I don’t have a history on the head other than it doesn’t look to be decked (measures full height).


Can guides be worn so far that it’s slapping side to side?


From playing back the video at half speed, I think you are correct that the noise only happens once per cam rotation. That information doesn’t really inform much though. The noise could be a lot of thinks to include.

  1. Extremely damaged valve guide; sometimes chunks will just fall apart.
  2. Valve to piston contact from a bent valve; this doesn’t jive with your leak down results.
  3. Week or failed valve spring causing valve float and piston to valve contact.
  4. Deformed piston or collapsed skirt. Piston loading varies greatly between exhaust and intake strokes with the most pressure during the intake stroke. If a piston were deformed, it could rotate and tap the cylinder head or it could just be bouncing around the cylinder under high loads. I’ve had an IE HD rocker arm fail and destroy two piston skirts before. Side note, don’t use IE HD rocker arms.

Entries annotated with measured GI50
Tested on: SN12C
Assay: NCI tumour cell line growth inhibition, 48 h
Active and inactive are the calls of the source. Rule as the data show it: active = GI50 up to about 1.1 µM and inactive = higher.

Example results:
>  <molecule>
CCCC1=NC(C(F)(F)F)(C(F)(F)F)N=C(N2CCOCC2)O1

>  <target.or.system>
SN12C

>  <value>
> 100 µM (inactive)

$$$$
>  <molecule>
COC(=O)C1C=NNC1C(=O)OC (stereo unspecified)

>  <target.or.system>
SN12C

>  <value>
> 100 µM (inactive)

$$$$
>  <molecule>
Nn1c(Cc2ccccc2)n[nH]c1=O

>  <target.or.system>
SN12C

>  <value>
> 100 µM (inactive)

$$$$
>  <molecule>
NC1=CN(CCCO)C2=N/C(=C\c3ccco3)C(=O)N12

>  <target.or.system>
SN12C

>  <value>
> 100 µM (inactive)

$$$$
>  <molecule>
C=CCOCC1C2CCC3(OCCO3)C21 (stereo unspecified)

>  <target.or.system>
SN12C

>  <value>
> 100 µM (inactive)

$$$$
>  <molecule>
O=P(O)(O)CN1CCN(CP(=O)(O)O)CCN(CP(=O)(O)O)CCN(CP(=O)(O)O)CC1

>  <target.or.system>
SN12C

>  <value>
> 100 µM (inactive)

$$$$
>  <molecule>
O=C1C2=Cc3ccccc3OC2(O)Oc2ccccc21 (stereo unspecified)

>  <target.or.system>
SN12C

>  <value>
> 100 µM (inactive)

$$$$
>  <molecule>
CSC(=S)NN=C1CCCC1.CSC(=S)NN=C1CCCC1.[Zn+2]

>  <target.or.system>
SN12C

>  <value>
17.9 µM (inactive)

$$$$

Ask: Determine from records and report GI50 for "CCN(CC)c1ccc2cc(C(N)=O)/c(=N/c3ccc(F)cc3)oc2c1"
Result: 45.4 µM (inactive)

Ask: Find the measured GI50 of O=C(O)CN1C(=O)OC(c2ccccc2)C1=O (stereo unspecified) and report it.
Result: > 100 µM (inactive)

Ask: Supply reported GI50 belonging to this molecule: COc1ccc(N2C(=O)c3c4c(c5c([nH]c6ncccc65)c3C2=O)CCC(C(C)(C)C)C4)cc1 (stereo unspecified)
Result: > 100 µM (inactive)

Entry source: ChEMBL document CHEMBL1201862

5. Piston to head contact because of reduced deck height or head thickness. This could also only happen on the higher pressure intake stroke because of piston rotation even if the piston isn’t deformed. It’s not uncommon for only one piston to have interference after a cylinder head service.
  6. Excessive rod bearing clearances. Perhaps the piston is traveling higher in the cylinder on the exhaust stroke because of excessive bearing clearance.

A few questions for you.